Top 100 NHL Players of 2018–19: Best of the rest

Take a look at the expert consensus top 100 player rankings heading into the 2018-19 NHL Season. Here are the Top-10.

Cue the outrage!

A panel of Sportsnet hockey insiders, through an intricate voting system, were tasked with ranking the top 100 players for the 2018-19 NHL season, and the results are in.

There are more than 700 players in the NHL so once you get past the no-brainers it becomes somewhat daunting to whittle down that list and settle on the top 100. And when you see some of the players on the outside looking in, you realize how much high-end talent there is across the league.

Naturally, some readers will argue certain players were snubbed, while others might say certain names in the top 100 don’t quite belong. We get it, our list won’t be the same as your list, but generating conversation among hockey fans is kind of the point of the exercise.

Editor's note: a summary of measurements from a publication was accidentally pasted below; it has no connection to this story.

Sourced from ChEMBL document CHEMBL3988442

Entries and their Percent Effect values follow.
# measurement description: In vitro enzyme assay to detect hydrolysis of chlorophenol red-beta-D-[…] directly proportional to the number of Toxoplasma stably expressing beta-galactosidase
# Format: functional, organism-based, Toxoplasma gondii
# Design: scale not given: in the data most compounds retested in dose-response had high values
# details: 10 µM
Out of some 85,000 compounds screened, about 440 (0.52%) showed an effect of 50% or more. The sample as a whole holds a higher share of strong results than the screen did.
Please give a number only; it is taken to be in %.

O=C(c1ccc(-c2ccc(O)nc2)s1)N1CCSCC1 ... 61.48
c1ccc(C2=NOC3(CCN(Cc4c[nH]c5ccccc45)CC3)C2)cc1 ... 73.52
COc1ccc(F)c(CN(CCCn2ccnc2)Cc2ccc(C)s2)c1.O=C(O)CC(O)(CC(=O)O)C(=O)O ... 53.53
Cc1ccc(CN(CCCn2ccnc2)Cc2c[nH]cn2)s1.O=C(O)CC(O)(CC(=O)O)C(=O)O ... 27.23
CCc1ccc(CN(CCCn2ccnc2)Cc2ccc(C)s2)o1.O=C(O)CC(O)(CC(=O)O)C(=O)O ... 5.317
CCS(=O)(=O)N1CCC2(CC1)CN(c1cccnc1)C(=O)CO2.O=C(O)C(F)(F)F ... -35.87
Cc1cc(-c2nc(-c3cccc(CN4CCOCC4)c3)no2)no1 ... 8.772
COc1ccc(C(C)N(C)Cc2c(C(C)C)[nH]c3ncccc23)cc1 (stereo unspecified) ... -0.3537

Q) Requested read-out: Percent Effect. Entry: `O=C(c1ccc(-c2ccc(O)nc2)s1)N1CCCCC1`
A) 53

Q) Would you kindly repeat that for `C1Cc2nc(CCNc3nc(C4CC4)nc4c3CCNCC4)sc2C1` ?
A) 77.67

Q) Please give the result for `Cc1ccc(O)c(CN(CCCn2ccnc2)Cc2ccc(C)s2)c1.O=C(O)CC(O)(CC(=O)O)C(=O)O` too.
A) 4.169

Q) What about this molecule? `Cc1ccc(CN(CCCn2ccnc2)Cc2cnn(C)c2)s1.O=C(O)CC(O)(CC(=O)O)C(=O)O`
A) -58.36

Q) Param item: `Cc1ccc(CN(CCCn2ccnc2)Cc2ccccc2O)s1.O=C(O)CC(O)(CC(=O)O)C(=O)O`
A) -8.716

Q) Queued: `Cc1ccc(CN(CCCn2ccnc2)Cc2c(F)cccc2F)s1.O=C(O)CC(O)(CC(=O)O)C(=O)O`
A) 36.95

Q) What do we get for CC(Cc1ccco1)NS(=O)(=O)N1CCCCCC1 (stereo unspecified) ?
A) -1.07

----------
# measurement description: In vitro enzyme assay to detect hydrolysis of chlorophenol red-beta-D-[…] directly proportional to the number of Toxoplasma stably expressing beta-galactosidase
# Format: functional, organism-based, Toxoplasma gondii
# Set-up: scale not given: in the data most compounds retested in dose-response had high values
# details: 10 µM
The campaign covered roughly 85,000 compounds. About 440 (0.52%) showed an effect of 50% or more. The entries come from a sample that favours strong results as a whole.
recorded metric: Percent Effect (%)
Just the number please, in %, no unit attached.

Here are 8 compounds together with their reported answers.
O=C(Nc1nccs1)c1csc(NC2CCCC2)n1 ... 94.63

Lists like this are always contentious and there are often variables that lead to some interesting results.

For example, when voting began Ilya Kovalchuk had not officially signed with the Los Angeles Kings. He received some votes, but didn’t make the list. Had timing been different, however, the 35-year-old Russian easily could’ve landed somewhere in the top 100 had his official NHL return and role been finalized a bit sooner. Kovalchuk, after all, is the best pure goal scorer we’ve seen in the 21st century not named Alex Ovechkin. From 2001–2013, his first stint in the NHL, Kovalchuk’s 417 goals in 816 games were the most among all players during that stretch.

Kovalchuk was one of seven active first-overall picks to miss the cut along with Joe Thornton (1997), Rick Nash (2002), Erik Johnson (2006), Ryan Nugent-Hopkins (2011) and Nico Hischier (2017).